3 Effective Ways to Unplug From Technology & Focus

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Why is it important to unplug from technology sometimes? What are the best strategies for disconnecting from your phone or the internet?

In today’s digital age, it’s easy to get lost in technology and forget about the world around us. That’s why it’s important to unplug from technology and take back control of your focus. But, with the internet and our phones being an integral part of our lives, this can be a challenge for many of us.

Read on to learn three ways to unplug from technology to improve your focus, according to experts.

How Technology Distracts Us

Does it seem that when you try to concentrate on a task, your attention gets pulled in a thousand directions? Do you often feel like there are so many things on your to-do list that you never have any energy left for the things that matter to you most? The enemy of focusing your attention is distraction. Daniel Goleman outlines two main types of distractions: emotional, in which feelings take center stage and interrupt our attention, and sensory, in which a physical sensation such as pain or a loud noise commands our attention. Modern technology, especially our personal devices, is a relentless source of sensory distraction and can lead to addictive relationships with digital media. It’s important to manage your technology use and even unplug from technology when it’s negatively affecting your ability to focus. Whether the distraction is emotional or sensory, avoiding distraction and maintaining your focus requires a deliberate, conscious act of will.

Why is it so hard to unplug from technology? In Stolen Focus, Johann Hari makes the case that in the digital age, we’re being distracted on purpose. Tech companies carefully engineer their products to keep your attention for as long as possible, because the longer your eyeballs are glued to the screen—where advertisements are placed strategically among your friend’s cat videos—the higher the companies’ revenues. If your goal is to focus on your screen, tech is your friend; if your goal is to focus on anything else, tech is your enemy.

How to Unplug From Technology

Digital technology clamoring for your attention can interrupt your schedule. To truly focus, you have to learn to control your relationship with technology so that it doesn’t control you. Let’s take a look at some expert tips to learn how to unplug from technology:

Tip #1: Turn off your email. In Eat That Frog!, business consultant Brian Tracy insists that just because someone sends you an email doesn’t mean you owe them your time. As many as 80% of the emails you receive aren’t important, and most of those remaining can probably be put off. Only around 5% require an immediate response. Computer science professor Cal Newport goes into more explicit detail about how to curb email use. He suggests ways to compose your messages so that they include all the necessary details and don’t result in an email back-and-forth. He also recommends giving yourself the freedom to ignore any communication that isn’t essential.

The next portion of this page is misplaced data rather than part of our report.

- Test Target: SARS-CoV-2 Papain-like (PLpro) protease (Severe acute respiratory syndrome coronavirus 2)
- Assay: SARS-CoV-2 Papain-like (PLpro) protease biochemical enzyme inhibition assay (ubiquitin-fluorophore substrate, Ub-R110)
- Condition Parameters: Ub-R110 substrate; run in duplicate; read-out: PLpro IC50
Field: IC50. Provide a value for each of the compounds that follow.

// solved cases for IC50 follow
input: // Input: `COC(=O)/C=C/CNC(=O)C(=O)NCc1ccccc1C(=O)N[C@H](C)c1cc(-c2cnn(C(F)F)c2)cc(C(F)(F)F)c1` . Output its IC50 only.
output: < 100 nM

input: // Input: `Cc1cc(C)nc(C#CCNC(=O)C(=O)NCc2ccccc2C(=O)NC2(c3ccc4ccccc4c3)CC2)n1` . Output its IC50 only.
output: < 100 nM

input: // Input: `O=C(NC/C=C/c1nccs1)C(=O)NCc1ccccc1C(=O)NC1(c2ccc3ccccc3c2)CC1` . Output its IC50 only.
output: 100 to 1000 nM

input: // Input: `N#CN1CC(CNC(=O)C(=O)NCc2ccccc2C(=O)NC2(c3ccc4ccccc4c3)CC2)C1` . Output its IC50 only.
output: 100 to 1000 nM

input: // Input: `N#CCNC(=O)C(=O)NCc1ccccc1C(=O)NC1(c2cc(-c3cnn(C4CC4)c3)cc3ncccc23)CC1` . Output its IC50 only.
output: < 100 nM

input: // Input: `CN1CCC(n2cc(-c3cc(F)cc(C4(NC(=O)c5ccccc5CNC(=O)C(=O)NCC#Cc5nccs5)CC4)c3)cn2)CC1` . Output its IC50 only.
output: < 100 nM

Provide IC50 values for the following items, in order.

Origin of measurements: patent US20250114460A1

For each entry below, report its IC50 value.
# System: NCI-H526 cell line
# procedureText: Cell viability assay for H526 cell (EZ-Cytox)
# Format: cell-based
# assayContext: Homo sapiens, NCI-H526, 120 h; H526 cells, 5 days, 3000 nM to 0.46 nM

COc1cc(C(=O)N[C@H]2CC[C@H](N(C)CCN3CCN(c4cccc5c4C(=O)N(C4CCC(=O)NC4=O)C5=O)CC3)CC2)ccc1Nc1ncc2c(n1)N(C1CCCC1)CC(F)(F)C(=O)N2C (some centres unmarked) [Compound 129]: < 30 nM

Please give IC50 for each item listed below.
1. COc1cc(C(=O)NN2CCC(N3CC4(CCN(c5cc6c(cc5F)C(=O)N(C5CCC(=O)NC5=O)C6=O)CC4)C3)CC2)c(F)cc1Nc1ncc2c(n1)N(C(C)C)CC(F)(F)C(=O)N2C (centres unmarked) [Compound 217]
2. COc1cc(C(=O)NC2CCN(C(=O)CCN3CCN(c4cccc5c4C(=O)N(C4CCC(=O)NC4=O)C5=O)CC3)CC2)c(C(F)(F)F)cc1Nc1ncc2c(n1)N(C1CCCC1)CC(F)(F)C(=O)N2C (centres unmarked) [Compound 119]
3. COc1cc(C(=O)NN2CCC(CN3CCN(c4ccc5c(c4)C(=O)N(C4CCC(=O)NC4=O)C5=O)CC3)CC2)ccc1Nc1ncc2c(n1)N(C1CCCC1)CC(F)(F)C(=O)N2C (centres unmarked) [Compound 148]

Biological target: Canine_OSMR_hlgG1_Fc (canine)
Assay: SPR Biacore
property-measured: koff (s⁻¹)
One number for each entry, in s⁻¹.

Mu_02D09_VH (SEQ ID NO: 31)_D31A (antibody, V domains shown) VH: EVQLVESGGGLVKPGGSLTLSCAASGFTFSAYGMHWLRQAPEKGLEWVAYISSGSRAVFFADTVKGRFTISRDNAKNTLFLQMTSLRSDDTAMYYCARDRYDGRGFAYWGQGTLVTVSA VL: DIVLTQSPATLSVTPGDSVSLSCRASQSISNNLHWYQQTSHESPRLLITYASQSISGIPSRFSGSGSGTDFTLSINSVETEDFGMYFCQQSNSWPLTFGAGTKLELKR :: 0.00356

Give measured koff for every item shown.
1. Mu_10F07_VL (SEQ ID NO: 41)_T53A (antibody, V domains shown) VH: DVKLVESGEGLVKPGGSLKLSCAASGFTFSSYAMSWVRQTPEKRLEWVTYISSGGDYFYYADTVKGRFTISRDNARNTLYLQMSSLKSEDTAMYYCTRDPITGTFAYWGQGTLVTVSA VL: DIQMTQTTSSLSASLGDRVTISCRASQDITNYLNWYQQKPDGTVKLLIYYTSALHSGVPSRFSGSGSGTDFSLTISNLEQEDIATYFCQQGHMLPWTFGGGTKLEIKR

Tip #2: Turn off the internet. To completely unplug from technology, Newport says to schedule in advance when you’ll use the internet and avoid it completely outside those times. Keep a notepad nearby where you record any ideas you need to revisit once you’re online again. If you get stuck by not being able to access the internet, then move on to another task. In Make Time, Jake Knapp and John Zeratsky make a similar suggestion: If you often feel distracted by questions you would normally look up on the internet, keep a notebook to write those questions down and look up the answers later.

Tip #3: Turn off your smartphone. As tech industry insiders, Knapp and Zeratsky proclaim that the single most pernicious device that impinges on your ability to focus is your smartphone. They recommend another way to unplug from technology without disabling the internet—delete all social media apps, games, and even your email from your phone. If that’s too extreme, they suggest you turn off all notifications and remove the apps from your homescreen, forcing you to choose when to use each app. Finally, you can leave your phone at home, in another room, or even in a locker if one’s available. In other words, turn your phone into a tool that serves you, and not the other way around.

3 Effective Ways to Unplug From Technology & Focus

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Emily Kitazawa

Emily found her love of reading and writing at a young age, learning to enjoy these activities thanks to being taught them by her mom—Goodnight Moon will forever be a favorite. As a young adult, Emily graduated with her English degree, specializing in Creative Writing and TEFL (Teaching English as a Foreign Language), from the University of Central Florida. She later earned her master’s degree in Higher Education from Pennsylvania State University. Emily loves reading fiction, especially modern Japanese, historical, crime, and philosophical fiction. Her personal writing is inspired by observations of people and nature.

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